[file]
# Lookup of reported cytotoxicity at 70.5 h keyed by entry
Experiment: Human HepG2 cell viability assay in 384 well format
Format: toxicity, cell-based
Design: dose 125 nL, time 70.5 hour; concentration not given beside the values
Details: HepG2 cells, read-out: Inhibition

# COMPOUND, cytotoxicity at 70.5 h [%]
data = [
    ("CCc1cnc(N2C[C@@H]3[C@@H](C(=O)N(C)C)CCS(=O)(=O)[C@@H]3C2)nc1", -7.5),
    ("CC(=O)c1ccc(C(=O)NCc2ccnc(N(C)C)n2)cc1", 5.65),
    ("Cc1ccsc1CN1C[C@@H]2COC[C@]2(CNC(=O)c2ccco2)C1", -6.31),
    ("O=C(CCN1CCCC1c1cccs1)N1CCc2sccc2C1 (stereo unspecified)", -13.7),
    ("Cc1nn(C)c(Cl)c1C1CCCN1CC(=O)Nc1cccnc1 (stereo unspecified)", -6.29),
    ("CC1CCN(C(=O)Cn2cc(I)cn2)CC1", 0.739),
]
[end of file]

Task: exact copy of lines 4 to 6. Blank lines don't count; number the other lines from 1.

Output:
Design: dose 125 nL, time 70.5 hour; concentration not given beside the values
Details: HepG2 cells, read-out: Inhibition

# COMPOUND, cytotoxicity at 70.5 h [%]